AUSTIN — Four years from now, physical attendance at SXSW could be optional for those who choose to send a sci-fi-style avatar in their place.
That vision closed out Monday’s programming at the festival, as sold in a talk onstage by XPrize Foundation founder Peter Diamandis announcing the latest in a series of XPrize competitions, in which non-government teams from around the world compete to solve an intimidatingly-difficult problem.
The ANA Avatar XPrize, sponsored by All Nippon Airways, will offer $10 million in total awards to whoever builds “a multipurpose avatar system that will seamlessly transport human skills and experience to the exact location where and when they are needed” by October 1, 2021.
Faraway, so close
Diamandis pitched the avatar concept as the logical outcome of exponential advances in computing power and robot capability meeting 5G wireless with its gigabit-speed and low-latency connectivity.
Avatars would enable their human operators to see, hear and touch via the robot’s sensors and actuators, essentially allowing them to teleport their skills and knowledge to anywhere in the world — although the contest requirements only require the avatar to work from at least 100 kilometers away.
“It’s about dislocating the knowledge from the physical location of action,” he said.
The doctor and entrepreneur described three possible use cases: disaster recovery, multi-purpose utility and personal care.
The first seems obvious, since we already use robots to extend human senses to places too dangerous for a direct human presence. Diamandis raised the example of sending an avatar into a failing nuclear plant to adjust whatever controls might stop a meltdown.
The second might be a harder sell, at least in the examples of surgery by avatar that Diamandis raised. While avatars could get around the uneven geographical distribution of medical talent and training, they won’t give the world’s most talented surgeons any more time in which to practice their craft.
And personal care — as Diamandis put it, to “go someplace and give someone a hug” — will depend heavily not on how effectively the avatar conveys the scene to its human, but on how the avatar represents the human.
The contest rules don’t mandate human-looking robots. “We don’t specify what technology they should use or what it should look like,” Diamandis said. The avatars depicted in his presentation made no attempt to mimic humans along the lines of, say, the robots in the 2015 movie Ex Machina.
XPrize feats and flops
The ANA Avatar XPrize’s goal might seem solidly locked in the realm of science fiction, but past XPrize competitions — all modeled after the 1919 Orteig Prize that rewarded Charles Lindbergh’s 1927 solo flight across the Atlantic — have motivated engineers and programmers to accomplish things previously deemed implausible.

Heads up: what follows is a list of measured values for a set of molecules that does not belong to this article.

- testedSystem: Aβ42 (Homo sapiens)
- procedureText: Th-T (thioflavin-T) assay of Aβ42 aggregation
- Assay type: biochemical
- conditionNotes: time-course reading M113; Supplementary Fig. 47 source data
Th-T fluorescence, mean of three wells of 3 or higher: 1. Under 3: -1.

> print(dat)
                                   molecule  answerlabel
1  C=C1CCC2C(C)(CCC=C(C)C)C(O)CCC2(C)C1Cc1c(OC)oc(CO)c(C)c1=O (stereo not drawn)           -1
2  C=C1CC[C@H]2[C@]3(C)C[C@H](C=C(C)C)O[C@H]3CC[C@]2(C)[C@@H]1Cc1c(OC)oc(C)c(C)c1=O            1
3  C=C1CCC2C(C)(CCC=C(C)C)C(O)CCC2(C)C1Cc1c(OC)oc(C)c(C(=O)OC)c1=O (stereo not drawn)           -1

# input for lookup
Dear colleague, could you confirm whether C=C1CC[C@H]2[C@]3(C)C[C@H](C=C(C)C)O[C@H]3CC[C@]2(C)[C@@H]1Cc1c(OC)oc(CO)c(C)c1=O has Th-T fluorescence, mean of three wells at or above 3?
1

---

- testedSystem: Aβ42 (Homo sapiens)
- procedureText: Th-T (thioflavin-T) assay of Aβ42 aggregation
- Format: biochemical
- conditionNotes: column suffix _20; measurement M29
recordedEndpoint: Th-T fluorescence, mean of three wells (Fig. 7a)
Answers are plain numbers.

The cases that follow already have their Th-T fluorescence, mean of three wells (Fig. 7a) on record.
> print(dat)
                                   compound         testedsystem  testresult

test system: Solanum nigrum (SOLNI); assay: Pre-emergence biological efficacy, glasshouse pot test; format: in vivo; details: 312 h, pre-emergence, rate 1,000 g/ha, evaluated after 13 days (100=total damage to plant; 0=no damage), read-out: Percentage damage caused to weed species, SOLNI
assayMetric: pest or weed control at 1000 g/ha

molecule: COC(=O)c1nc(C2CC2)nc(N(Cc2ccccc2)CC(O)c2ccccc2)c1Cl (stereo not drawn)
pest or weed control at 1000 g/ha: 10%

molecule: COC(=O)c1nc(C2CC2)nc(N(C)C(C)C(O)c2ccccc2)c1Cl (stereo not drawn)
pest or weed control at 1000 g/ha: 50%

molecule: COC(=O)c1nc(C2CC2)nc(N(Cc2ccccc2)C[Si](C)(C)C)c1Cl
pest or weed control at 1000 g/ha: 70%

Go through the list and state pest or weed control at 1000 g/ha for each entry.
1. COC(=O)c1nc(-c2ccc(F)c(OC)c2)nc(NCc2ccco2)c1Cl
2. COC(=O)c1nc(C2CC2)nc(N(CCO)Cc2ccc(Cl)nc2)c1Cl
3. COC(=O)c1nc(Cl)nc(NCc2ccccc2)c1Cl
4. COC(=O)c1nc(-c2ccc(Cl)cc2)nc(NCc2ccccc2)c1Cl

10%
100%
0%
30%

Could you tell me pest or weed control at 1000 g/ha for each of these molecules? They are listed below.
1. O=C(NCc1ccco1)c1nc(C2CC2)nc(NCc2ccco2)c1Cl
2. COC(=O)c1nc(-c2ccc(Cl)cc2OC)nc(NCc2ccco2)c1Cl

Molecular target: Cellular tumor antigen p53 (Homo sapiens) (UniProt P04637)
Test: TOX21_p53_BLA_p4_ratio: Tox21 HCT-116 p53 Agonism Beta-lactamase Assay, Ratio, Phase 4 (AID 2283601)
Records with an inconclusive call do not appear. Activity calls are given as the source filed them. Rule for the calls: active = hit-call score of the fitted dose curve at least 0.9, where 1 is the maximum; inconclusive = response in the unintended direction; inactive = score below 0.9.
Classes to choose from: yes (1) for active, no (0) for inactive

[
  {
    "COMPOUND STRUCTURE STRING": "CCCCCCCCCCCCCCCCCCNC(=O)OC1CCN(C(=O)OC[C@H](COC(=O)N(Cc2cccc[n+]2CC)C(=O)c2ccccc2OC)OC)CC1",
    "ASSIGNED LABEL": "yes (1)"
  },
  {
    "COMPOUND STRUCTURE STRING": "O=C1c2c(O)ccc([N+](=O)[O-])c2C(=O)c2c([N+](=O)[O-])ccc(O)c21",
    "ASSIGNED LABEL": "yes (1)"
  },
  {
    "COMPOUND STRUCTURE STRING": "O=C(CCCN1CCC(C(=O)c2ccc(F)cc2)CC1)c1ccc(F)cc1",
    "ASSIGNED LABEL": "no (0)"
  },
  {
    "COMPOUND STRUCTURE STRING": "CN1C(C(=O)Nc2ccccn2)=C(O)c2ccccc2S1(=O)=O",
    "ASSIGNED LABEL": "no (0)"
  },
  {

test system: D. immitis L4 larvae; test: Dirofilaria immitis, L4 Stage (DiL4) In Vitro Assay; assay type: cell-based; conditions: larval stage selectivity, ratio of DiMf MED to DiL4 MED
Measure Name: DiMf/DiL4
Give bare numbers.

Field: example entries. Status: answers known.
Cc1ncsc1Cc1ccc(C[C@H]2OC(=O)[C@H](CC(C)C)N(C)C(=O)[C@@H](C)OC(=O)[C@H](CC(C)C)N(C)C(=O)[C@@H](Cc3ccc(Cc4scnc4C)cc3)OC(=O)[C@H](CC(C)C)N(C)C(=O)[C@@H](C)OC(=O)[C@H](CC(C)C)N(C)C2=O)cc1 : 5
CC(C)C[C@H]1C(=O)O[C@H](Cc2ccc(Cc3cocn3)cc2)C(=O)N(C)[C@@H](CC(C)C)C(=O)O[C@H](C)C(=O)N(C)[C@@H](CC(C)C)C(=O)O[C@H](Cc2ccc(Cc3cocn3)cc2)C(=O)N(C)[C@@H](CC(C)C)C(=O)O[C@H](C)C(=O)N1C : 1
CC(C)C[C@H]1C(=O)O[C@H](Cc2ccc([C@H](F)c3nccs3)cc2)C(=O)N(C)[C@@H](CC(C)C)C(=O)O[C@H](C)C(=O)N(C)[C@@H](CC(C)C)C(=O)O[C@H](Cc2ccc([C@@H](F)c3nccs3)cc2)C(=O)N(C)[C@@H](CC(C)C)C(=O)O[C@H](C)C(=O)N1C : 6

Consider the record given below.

The first such contest, 1996’s Ansari X Prize, succeeded brilliantly in 2004 when SpaceShipOne became the first privately-built reusable spaceship to complete two suborbital flights in two weeks.
In his talk, Diamandis lauded Richard Branson’s subsequent move to commercialize that rocket. He did not mention Virgin Galactic’s numerous setbacks — one test vehicle broke apart in flight in 2014, killing one pilot, and the company has yet to resume powered test flights.
He also talked up such past competitions as the 2012 contest sponsored by Qualcomm (QCOM) to build a real-world medical-diagnosis equivalent of Star Trek’s tricorder and current competitions to harvest water from the air, make ocean floors accessible to robots, and develop an Android app that could teach basic literacy and math to students around the world.
Diamandis was especially effusive about that $15 million contest’s potential, saying “We’re going to open-source the winning software, so you can build a billion teachers a year.”
One other XPrize competition went unmentioned: The Google (GOOG, GOOGL) Lunar XPrize competition to see who can land the first privately-build robot on the Moon. The organizers announced in January that with no chance of any of these teams meeting the March 31 deadline, nobody will win its grand prize.
While much of SXSW’s talks this year have emphasized the dangers of technology, Diamandis took a more positive approach in his talk.
“We’re living during the most extraordinary time ever in human history,” he said at its start. “It’s a time when we’re making the impossible possible every day.”
And when one audience question asked about the potential misuse of avatars, he simply observed that every technology “can be used for good and bad.”
As he sees this concept, avatars will become a household item and, as he suggested at a subsequent reception, “the future of transportation.”
I’m skeptical of that last bit. Avatar SXSW attendance would leave those visiting virtually no way to enjoy the taste of barbeque or breakfast tacos, and that’s no way to have a trip to Austin.